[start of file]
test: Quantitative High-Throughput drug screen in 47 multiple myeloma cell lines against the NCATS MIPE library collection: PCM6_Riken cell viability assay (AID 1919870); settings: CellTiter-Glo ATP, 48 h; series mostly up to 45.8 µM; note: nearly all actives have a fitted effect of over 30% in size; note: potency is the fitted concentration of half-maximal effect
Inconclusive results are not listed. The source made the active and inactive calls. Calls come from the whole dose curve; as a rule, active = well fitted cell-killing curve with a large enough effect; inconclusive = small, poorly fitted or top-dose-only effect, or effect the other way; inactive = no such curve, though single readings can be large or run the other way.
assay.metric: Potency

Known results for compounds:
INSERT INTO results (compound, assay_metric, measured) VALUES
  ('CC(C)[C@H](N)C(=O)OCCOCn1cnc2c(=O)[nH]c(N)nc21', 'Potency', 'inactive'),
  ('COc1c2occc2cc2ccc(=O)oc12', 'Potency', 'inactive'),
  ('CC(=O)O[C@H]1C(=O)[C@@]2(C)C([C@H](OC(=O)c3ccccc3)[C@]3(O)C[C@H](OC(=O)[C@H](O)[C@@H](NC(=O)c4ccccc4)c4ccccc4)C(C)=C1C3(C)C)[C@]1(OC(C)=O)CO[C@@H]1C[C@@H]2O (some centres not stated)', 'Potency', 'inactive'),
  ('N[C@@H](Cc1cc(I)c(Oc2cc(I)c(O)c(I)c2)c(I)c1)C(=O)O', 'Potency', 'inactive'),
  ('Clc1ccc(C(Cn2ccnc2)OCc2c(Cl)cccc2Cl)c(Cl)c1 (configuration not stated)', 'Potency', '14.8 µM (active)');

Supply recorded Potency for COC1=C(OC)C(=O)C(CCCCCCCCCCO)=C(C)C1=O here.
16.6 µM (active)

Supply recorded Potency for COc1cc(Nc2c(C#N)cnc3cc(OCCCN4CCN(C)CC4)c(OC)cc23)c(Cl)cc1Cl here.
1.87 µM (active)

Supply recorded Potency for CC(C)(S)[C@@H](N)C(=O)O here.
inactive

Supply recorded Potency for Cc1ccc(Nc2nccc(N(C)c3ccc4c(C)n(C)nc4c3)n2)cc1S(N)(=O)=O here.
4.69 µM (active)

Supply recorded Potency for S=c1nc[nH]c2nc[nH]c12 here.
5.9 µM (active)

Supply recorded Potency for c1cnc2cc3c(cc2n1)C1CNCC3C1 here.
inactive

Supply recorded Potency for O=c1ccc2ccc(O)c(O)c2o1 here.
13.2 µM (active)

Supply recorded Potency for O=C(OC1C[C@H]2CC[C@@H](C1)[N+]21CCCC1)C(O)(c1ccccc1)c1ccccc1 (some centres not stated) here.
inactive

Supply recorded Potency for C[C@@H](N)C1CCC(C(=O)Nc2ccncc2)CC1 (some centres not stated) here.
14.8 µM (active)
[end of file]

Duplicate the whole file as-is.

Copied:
test: Quantitative High-Throughput drug screen in 47 multiple myeloma cell lines against the NCATS MIPE library collection: PCM6_Riken cell viability assay (AID 1919870); settings: CellTiter-Glo ATP, 48 h; series mostly up to 45.8 µM; note: nearly all actives have a fitted effect of over 30% in size; note: potency is the fitted concentration of half-maximal effect
Inconclusive results are not listed. The source made the active and inactive calls. Calls come from the whole dose curve; as a rule, active = well fitted cell-killing curve with a large enough effect; inconclusive = small, poorly fitted or top-dose-only effect, or effect the other way; inactive = no such curve, though single readings can be large or run the other way.
assay.metric: Potency

Known results for compounds:
INSERT INTO results (compound, assay_metric, measured) VALUES
  ('CC(C)[C@H](N)C(=O)OCCOCn1cnc2c(=O)[nH]c(N)nc21', 'Potency', 'inactive'),
  ('COc1c2occc2cc2ccc(=O)oc12', 'Potency', 'inactive'),
  ('CC(=O)O[C@H]1C(=O)[C@@]2(C)C([C@H](OC(=O)c3ccccc3)[C@]3(O)C[C@H](OC(=O)[C@H](O)[C@@H](NC(=O)c4ccccc4)c4ccccc4)C(C)=C1C3(C)C)[C@]1(OC(C)=O)CO[C@@H]1C[C@@H]2O (some centres not stated)', 'Potency', 'inactive'),
  ('N[C@@H](Cc1cc(I)c(Oc2cc(I)c(O)c(I)c2)c(I)c1)C(=O)O', 'Potency', 'inactive'),
  ('Clc1ccc(C(Cn2ccnc2)OCc2c(Cl)cccc2Cl)c(Cl)c1 (configuration not stated)', 'Potency', '14.8 µM (active)');

Supply recorded Potency for COC1=C(OC)C(=O)C(CCCCCCCCCCO)=C(C)C1=O here.
16.6 µM (active)

Supply recorded Potency for COc1cc(Nc2c(C#N)cnc3cc(OCCCN4CCN(C)CC4)c(OC)cc23)c(Cl)cc1Cl here.
1.87 µM (active)

Supply recorded Potency for CC(C)(S)[C@@H](N)C(=O)O here.
inactive

Supply recorded Potency for Cc1ccc(Nc2nccc(N(C)c3ccc4c(C)n(C)nc4c3)n2)cc1S(N)(=O)=O here.
4.69 µM (active)

Supply recorded Potency for S=c1nc[nH]c2nc[nH]c12 here.
5.9 µM (active)

Supply recorded Potency for c1cnc2cc3c(cc2n1)C1CNCC3C1 here.
inactive

Supply recorded Potency for O=c1ccc2ccc(O)c(O)c2o1 here.
13.2 µM (active)

Supply recorded Potency for O=C(OC1C[C@H]2CC[C@@H](C1)[N+]21CCCC1)C(O)(c1ccccc1)c1ccccc1 (some centres not stated) here.
inactive

Supply recorded Potency for C[C@@H](N)C1CCC(C(=O)Nc2ccncc2)CC1 (some centres not stated) here.
14.8 µM (active)